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The Producer's Story:
Why Einstein Was Like Picasso
by Gary Johnstone

Einstein's Big Idea homepage

"After a certain high level of technical skill is achieved, science and art tend to coalesce in esthetics, plasticity, and form. The greatest scientists are always artists as well."
—Albert Einstein

I couldn't agree more with Einstein's point of view here. I've long taken issue with the false dichotomy presumed to exist between art and science. The idea that artists possess a special sensitivity and insight that is their exclusive preserve is laughable. The idea that the great human leaps of imagination that catapult science onto new levels are somehow different to remarkable insights in painting or sculpture also doesn't hold water. To me, creativity is something we are all born with, and it either gets encouraged or stamped on. Either way, creativity is vital to progress in all human fields.

I've discussed this notion with the great Hollywood director James Cameron, with whom I codirected a film about the battleship Bismarck a couple of years back. Being at sea for four weeks, we eventually got onto the subject of our respective parents. It turns out we have similar backgrounds: parents who were both engineers and artists. When you grow up immersed in both of these areas, you don't see them as separate. In fact, there is no separation. Art and science are only ripped asunder by culture.

With backgrounds on both sides of the camp, it's also not surprising that Jim and I became filmmakers. Filmmaking is, most people would assume, at least a craft, at times an art. But it is also hugely technical. Federico Fellini once said that filmmakers have to know how everything on the set works and what it costs, down to the last lightbulb. Only then can they wrestle every last piece of beauty out of their limited resources. No one embodies this more than Jim Cameron. He may have had $270 million to make Titanic, but after everyone had gone to bed every night on the shoot, he and his brother Mike were still setting up special cameras for the next day, cameras they had built themselves.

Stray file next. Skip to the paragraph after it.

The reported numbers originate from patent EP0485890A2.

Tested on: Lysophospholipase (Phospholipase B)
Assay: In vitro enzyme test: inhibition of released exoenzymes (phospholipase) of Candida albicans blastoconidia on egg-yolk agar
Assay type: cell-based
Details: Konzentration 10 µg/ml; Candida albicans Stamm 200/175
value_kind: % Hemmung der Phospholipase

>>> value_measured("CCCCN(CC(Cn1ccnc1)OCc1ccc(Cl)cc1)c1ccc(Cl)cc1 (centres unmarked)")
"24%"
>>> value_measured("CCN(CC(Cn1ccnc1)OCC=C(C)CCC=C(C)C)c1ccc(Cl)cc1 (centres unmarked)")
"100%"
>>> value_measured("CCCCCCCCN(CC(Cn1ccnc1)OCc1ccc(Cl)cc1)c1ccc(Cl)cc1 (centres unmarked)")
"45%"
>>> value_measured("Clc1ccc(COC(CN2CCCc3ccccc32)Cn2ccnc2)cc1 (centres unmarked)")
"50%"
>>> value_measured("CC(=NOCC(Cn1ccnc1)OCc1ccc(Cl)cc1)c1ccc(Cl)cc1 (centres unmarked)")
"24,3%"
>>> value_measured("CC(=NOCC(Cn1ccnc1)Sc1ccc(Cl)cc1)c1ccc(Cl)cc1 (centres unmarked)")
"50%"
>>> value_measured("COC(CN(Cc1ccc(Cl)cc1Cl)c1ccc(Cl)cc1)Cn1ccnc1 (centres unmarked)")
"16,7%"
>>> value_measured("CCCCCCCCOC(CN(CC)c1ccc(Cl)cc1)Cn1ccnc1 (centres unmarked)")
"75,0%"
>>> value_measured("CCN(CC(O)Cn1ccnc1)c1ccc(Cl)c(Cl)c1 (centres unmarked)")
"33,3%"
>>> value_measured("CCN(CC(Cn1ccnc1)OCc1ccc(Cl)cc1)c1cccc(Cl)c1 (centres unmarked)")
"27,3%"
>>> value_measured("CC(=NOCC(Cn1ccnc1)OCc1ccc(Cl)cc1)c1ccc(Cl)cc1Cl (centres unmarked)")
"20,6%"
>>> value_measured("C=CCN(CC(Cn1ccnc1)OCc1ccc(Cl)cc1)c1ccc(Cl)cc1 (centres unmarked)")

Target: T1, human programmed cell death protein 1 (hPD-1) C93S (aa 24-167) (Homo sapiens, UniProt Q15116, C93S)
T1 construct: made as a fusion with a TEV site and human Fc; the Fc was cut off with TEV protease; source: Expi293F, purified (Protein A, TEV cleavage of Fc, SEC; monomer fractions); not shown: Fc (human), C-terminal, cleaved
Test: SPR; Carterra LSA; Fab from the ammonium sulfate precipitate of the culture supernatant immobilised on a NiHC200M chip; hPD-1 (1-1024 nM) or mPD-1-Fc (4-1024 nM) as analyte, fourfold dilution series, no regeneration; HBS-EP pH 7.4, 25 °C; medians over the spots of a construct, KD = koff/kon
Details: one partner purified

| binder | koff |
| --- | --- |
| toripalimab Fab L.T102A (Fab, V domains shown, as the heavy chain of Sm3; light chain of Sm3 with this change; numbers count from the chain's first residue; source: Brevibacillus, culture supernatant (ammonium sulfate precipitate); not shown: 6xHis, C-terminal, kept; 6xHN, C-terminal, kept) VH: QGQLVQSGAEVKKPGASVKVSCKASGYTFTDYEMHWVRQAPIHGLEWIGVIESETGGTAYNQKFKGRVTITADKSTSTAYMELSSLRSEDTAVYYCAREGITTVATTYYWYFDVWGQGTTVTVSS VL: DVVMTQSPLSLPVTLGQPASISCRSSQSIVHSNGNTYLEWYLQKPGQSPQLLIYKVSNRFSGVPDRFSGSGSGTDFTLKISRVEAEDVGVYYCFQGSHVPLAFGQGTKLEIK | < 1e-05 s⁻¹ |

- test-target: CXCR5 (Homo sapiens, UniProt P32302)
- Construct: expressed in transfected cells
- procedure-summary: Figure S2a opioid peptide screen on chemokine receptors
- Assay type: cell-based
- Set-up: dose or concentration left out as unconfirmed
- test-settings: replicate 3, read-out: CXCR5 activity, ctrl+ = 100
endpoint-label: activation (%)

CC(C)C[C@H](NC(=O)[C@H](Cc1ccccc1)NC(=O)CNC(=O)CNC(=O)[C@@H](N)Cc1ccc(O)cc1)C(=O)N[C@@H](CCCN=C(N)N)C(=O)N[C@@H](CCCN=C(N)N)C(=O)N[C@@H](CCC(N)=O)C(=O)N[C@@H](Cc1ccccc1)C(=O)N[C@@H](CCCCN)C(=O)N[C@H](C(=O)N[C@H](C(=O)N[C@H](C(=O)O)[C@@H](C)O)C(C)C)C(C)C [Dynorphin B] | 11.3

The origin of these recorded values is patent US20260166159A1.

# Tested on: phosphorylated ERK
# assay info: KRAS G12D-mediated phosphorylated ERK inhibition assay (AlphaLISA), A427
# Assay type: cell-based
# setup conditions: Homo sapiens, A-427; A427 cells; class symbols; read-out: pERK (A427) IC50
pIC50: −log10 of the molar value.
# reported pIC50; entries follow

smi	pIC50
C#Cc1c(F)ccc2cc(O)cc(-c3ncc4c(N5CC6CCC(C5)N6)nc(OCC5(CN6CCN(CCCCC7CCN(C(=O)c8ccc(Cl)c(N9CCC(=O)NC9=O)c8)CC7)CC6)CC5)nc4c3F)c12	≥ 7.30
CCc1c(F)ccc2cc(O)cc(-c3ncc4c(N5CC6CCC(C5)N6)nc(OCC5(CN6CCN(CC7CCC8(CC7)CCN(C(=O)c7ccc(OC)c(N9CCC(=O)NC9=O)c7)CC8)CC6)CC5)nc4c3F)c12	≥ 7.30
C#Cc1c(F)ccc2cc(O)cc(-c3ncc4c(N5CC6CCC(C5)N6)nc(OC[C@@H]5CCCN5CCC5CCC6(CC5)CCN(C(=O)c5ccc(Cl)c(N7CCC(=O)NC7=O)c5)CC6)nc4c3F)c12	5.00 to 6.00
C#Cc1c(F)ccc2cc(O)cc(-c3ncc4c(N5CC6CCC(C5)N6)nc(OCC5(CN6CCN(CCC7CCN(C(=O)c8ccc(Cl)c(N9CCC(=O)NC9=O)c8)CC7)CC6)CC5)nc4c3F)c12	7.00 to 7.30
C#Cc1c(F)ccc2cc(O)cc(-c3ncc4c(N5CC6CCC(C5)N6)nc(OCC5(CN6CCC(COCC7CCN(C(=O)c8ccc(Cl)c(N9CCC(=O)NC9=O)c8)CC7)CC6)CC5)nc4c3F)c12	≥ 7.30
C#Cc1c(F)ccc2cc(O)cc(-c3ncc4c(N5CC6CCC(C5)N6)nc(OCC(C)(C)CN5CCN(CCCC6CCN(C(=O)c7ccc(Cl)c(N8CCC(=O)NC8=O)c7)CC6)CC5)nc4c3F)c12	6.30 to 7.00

So what does all this have to do with the NOVA program "Einstein's Big Idea"? Well, I just wanted to point out that I tend to be overreceptive to stories that demonstrate the deep unity of creativity in all human endeavor. When I was asked to write and direct a film based on David Bodanis' book E = mc2: A Biography of the World's Most Famous Equation, I jumped at the opportunity.

Putting E = mc2 to film

Adapting David's book for the small screen was an enormous challenge. To be honest, any sane person would have turned it down. Making a biographical film means immersing yourself in the minutiae of a character's life; having to do that for lots of famous scientists is a monumental task. Very quickly I decided that the list of 20 or so scientists that David featured in his book would have to be rationalized down to about six: Einstein, of course; Michael Faraday as an example of "E" (energy); Antoine-Laurent Lavoisier for "m" (mass); James Clerk Maxwell for "c" (the speed of light); and Emilie du Châtelet for "2"(squared). And finally, one great example of how the whole equation works in practice: Lise Meitner and unlocking the atom.

All I had to do then was understand the last 200 years of physics and chemistry!

So what sustained me in the three months I had to educate myself in relativity, nuclear physics, and advanced mathematics? Well, in between the mind-blowing conversations with patient professors, the headaches from the strain of trying to comprehend complex theories, and the backaches from lifting dusty tomes off library shelves, a single thought kept nagging at me. It was the kernel of an idea that probably seems insignificant to most, but it inspired me: Einstein was just like Picasso. What, you say? I repeat: Einstein was just like Picasso.

Birds of a feather

Awhile ago I made a film about the groundbreaking painter, and when I took the E = mc2 project on, I was instantly struck with the notion that Einstein was just as creative as Pablo Picasso. The great scientist was also just as bohemian in his lifestyle as the great artist. He was equally promiscuous, poetic, and playful. Above all, the two shared an indomitable self-determination. To both men, their personal project, their journey of discovery was the most important aspect of their lives.

The more I read about the other scientists in E = mc2, the more I realized they were all united by this quality of character. The greats of history are those who are utterly committed to going beyond the bounds of what already exists in their field. It is an obsession to know, to see, to feel the unknowable. Along the way, these singular individuals all have moments of incredible creativity, moments when the world they are immersed in suddenly shifts in front of their eyes. A crack opens up, and how we all conceive of the world changes irrevocably.